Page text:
•In Britain political awareness of the importance of the motorsport industry has grown in recent years especially during the Blair tenure. Frank Williams was knighted in 1999.•Political pressure on Formula One has also strengthened abroad, with other countries gaining the right to host the races.•The Asian Countries: China, Indonesia, Malaysia and Korea represent important markets for Formula One’s sponsors, the Tobacco firms
•MIA is an Accredited Trade Organisation for motorsport UK Trade & Investment (UKTI)•MIA is a member of the Confederation of British Industry (CBI) – provides members access to the “Voice of Industry”.•Works with the UK/EU Parliaments to support the sectors long-term role in the economy•Close dialogue with UK politicians – MIA is joint secretary of the All Party Motor Group•Works with UK Regional Development Authorities – promoting motorsport industry
Other factors of Politics:•EU enlargement•The euro•International trade•Taxation role
•Formula One flotation by Private equity firm delayed until 2014 as a result of a market turmoil and a legal battle engulfing its chief executive, Bernie Ecclestone. •The floatation was expected to reduce theuncertainty about the economic environment felt by constructors, improving the teams revenues from broadcasting. •Major financial institutions are taking equity stakes in constructors that were traditionally taken by Tobacco sponsorship. In 1998
•CVC had 63% stake in Formula One, but in May 2012 a $1.6 billion deal with Waddell & Reed, BlackRock, and Norway’s Norges Bank Investment Management, saw the private equity firm’s share reduced to 35%. •Annual turnover = ₤6 billion ( with £3.6 billion exported) •Motorsport Valley® – major source of value-added to the UK economy – R&D spend •of ~30% of turnover > UK Pharmaceutical and IT industries. •Events management, public relations, marketing, sponsorship and support functions ~ ₤1.7 billion / year of Industry total.
Other economic factors:•Mergers and acquisitions reducing constructors and sponsors •Interest rate exchange rates•National income•Inflation•Unemployment•~4,500 companies involved in UK Motorsport and Performance Engineering Industry•38,500 full and part-time motorsport jobs of which 25,000 are engineers •Sources of research for industry to discover new markets and develop fresh opportunities•2200 companies achieved > 50% of their sales from motorsport engineering and services (MES), 75% of which were established between 1980 and 2000.
There are no genuinely ‘definitive’ current statistics available, despite endless requests over the past decade by MIA to Government – Department of Business Innovation and Skills – all of which have been rejected. The only definitive national figures ever produced were those in the MIA’s ‘National Survey of Motorsport Engineering and Services (MES) 2000’, which stated, at that date…
•First Concorde agreement of 1981 between FOCA (Bernie Ecclestone) and FISA (Max Mosley) sealed worldwide involvement.•Ageing population•Attitudes to work.•Income distribution•Networking dinners – key speakers from the Sport and Industry •Supports educational initiatives including Formula Schools and career advice •Technology Transfer events – with Defence, Marine and Aerospace industries •Events to improve knowledge of critical issues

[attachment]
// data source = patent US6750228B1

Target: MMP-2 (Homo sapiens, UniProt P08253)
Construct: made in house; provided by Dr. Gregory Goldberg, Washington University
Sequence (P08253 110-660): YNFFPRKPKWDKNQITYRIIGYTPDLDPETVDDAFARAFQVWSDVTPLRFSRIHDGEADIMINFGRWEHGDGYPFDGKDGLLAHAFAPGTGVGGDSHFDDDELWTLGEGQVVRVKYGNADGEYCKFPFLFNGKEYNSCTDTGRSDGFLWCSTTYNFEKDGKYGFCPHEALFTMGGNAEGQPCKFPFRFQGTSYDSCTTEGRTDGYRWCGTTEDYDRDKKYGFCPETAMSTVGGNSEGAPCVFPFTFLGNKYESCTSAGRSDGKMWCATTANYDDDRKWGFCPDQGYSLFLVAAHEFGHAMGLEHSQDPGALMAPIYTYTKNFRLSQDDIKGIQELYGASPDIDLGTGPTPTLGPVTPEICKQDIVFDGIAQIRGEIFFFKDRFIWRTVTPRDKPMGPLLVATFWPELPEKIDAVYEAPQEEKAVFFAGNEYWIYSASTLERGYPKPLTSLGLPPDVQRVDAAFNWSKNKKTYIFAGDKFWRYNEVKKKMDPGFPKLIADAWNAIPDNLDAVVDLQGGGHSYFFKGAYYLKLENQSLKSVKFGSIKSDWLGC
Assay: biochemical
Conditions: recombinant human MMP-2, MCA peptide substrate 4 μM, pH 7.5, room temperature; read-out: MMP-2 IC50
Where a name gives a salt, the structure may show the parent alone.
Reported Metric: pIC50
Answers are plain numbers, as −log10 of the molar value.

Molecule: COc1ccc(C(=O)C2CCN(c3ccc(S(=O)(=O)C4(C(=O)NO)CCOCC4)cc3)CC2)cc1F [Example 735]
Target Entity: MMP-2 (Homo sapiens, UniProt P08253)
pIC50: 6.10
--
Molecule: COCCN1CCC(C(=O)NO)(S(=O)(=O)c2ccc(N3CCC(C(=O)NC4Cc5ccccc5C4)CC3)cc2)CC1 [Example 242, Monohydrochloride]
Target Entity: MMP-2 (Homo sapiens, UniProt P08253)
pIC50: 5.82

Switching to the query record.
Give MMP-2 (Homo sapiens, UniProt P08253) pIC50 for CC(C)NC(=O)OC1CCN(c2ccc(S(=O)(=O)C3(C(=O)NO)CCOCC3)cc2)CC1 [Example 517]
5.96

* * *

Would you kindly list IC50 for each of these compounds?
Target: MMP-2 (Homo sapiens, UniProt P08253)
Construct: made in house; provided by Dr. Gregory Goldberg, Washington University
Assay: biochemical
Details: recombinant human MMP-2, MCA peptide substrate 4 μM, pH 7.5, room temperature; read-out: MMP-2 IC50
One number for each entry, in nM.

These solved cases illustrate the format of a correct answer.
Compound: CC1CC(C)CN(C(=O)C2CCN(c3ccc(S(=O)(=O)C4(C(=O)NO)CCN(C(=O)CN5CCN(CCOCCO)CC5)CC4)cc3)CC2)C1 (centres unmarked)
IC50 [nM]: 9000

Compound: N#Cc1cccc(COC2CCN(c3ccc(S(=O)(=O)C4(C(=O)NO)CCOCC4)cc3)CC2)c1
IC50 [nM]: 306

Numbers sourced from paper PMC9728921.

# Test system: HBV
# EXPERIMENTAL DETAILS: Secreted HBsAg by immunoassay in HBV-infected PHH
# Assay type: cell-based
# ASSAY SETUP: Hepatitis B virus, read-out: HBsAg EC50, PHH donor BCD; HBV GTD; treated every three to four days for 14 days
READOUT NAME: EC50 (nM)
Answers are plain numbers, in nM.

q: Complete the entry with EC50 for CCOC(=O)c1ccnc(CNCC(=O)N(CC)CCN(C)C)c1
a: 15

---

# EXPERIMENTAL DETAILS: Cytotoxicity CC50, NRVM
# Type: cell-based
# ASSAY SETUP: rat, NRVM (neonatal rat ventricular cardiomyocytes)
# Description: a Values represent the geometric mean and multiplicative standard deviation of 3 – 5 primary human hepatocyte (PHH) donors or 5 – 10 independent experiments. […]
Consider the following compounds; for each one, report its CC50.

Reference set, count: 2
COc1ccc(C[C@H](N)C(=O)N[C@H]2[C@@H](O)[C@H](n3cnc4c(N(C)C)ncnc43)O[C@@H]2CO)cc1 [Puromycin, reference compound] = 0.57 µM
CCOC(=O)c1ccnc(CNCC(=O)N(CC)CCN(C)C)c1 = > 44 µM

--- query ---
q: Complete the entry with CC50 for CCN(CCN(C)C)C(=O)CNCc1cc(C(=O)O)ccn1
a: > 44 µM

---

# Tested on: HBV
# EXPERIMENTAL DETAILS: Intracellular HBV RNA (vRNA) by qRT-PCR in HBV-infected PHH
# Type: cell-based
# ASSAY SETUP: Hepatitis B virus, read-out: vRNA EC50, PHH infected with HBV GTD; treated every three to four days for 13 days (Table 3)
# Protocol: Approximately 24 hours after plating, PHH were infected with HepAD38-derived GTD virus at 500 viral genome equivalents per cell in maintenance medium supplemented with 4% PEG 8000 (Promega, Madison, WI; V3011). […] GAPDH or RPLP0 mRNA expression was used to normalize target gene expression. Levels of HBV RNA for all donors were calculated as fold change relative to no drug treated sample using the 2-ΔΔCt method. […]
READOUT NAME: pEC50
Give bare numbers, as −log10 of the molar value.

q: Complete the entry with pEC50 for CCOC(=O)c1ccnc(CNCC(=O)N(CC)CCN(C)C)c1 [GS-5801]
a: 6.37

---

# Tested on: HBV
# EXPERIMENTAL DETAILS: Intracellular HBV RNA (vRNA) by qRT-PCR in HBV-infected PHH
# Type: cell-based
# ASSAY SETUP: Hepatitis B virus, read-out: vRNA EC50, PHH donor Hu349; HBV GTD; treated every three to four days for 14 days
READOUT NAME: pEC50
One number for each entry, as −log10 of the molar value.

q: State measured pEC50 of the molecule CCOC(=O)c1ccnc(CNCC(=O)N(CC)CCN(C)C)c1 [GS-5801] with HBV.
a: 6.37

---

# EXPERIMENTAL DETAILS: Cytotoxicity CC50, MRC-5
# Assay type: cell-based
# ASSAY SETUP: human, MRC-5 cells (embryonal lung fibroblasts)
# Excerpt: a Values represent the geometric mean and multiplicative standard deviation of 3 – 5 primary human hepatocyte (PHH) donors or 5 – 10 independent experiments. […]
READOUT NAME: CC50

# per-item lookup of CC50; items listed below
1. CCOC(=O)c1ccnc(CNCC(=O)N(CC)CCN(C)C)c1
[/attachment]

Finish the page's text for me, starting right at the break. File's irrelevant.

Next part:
•The UK = pole position•Formula One – technological pinnacle of world motorsport – all the constructors (with the exception of BMW-Sauber, Ferrari, Toro Rosso and HRT) are based in the UK. •UK is a small country with firms throughout Scotland, Wales and Northern Ireland supplying the global Industry with leading-edge technology used in Formula One and the majority of the world’s racing categories.
•Members from motorsport, high performance engineering and tuning companies; race and rally teams; governing bodies; motorsport services; research organisations; race circuits; Universities and colleges…
•‘Motorsport Valley®’, The largest concentration of UK motorsport firms with Oxford at its centre.•A wealth of motorsport companies whose precision engineering and advanced technology skills are increasingly exploited by the mainstream automotive industry. •Cutting-edge performance engineering, competitive, ‘can do’ and rapid production culture embedded in this Industry.
•Companies from other industry sectors – such as Defence, Marine and Aerospace – have also learned to turn to the motorsport industry whenlooking to accelerate the solution of their engineering problems and provide competitive advantage over their competitors.
•A supporting services include specialised legal, financial and insurance capabilities, has also built up around these world-class design and manufacturing businesses.
•Environmental issues and the impact of F1 is influencing the FIA •Aligning the Formula One fuel regulations relating to future environmentally friendly commercial fuels.•Planting 25 000 trees in Mexico, to recycle the carbon dioxide generated by the sport.•MIA-Promotes & encourages energy efficient technologies in motorsport through the MIA’s ‘Cleaner Racing’ initiative, first conceived in 2001
Other aspects•Global warming issues
•In 1997 Karel van Miert, the European Competition Commissioner, investigated the contracts that loink F1, FIA, Constructors and the Broadcasting companies. This is where the floatation of Formula One was initially postponed. •The Eurpean Working Time Directive was introduced on 1st October 1998. If employees took up there legal right to refuse to sign the waiver the viability of the industry could be questioned.
Other Legal aspects•Competition law•Health and safety•Employment law
BookMartin Beck-Burridg, Britain’s Winning Formula: Achieving World Leadership in Motorsports, Macmillan business,